There is a broad, all-encompassing assault on the family farm or family ranch in the United States of America. I see it in action in the Ohio corn country where I now live even as I saw it gaining steam in the wine-producing town where I went to high school. Every week the local newspaper in Wooster, Ohio lists a dozen or so auctions from family farms that are selling off land and equipment to pay estate taxes. Sometimes those lands and equipment are bought up by other farming families looking for an inexpensive way to expand their operations, but sometimes everything is bought up by corporate farms seeking to reduce "genetic pollution" from local farmers who grow heirlooms instead of hybrids or who specialize in organic products. The tension and competition between family farms and corporate farms is a very real element of life in Wooster, Ohio; especially when family farms are forced to transform into corporations in order to survive.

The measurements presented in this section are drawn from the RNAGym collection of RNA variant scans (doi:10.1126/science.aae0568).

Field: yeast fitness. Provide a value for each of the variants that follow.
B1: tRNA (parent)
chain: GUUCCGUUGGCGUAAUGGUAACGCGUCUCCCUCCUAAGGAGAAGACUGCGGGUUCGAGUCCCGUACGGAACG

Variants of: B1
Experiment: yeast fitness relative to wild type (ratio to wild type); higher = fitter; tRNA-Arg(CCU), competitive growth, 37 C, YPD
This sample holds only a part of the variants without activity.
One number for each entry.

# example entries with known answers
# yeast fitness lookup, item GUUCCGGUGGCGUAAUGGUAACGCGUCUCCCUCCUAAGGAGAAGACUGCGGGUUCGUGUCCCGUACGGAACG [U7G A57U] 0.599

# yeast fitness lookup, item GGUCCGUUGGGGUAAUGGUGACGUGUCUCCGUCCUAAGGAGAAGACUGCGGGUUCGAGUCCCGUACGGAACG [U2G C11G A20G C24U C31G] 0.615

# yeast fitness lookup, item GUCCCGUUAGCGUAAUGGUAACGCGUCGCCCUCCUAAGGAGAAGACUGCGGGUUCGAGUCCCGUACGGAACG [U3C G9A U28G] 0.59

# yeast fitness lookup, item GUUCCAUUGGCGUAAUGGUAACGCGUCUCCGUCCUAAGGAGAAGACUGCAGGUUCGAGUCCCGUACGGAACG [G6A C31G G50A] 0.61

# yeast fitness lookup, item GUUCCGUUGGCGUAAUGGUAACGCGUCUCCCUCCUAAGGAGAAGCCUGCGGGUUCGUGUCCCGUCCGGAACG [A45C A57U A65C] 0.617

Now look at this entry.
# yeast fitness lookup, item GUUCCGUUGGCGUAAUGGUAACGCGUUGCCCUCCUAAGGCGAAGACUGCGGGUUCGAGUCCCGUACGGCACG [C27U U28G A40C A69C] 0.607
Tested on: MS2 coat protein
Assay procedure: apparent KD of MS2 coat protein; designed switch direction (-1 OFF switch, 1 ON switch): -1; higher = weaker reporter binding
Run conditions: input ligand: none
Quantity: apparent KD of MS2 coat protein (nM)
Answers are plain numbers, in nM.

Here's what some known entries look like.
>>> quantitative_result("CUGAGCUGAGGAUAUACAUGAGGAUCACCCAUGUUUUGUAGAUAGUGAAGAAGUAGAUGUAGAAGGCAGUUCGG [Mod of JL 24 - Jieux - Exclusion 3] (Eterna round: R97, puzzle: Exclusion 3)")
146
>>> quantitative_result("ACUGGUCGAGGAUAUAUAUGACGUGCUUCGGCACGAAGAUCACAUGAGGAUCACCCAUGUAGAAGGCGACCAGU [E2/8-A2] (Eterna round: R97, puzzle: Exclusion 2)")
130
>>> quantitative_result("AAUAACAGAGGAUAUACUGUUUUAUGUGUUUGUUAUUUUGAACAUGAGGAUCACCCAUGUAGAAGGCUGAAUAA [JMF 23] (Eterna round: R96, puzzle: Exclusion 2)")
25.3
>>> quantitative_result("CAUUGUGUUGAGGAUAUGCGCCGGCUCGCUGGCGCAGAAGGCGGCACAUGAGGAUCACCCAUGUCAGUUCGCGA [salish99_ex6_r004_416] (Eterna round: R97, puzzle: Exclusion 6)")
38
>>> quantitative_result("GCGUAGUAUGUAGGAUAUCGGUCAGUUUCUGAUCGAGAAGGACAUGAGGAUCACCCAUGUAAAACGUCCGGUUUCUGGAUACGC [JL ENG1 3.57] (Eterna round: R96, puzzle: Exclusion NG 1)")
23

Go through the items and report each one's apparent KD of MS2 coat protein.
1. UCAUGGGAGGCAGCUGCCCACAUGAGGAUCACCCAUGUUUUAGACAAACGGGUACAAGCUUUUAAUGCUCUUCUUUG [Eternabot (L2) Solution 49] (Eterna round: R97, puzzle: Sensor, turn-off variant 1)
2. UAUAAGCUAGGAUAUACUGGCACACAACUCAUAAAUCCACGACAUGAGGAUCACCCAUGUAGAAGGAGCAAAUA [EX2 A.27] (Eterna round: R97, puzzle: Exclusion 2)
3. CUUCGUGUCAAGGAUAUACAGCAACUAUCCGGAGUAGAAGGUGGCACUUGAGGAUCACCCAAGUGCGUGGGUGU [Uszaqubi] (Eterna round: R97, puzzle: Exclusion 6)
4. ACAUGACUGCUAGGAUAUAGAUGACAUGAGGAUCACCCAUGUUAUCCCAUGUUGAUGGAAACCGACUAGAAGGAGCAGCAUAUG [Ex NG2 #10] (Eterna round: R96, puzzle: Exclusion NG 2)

But the farmers and ranchers themselves are just as ignorant of life in the city as city people are of life in the country. They do not see the bright, technocratic future that scholars, business leaders, and politicians are driving toward and using the federal government to hasten into existence. The only thing they see is a monolithic and massive federal government hell-bent on destroying their way of life by any and all means necessary. They grow the food that feeds the nation and in return, the nation does everything in its power to destroy them. From the perspective of the family farm or ranch, there is no bright technocratic utopia in the future. The only future they see is bankruptcy, starvation, and children who are forced to work on the staff of a corporate farm inside of knowing the joy of producing food for themselves while offering their surplus to the market. If self-satisfied bureaucrats in both public and private employment cannot learn to appreciate the importance and value of families dedicated to producing the finest, most abundant food in the world, then standoffs like the one at the Bundy Ranch or the one taking place right now in Burns, Oregon are going to increase in both frequency and violence.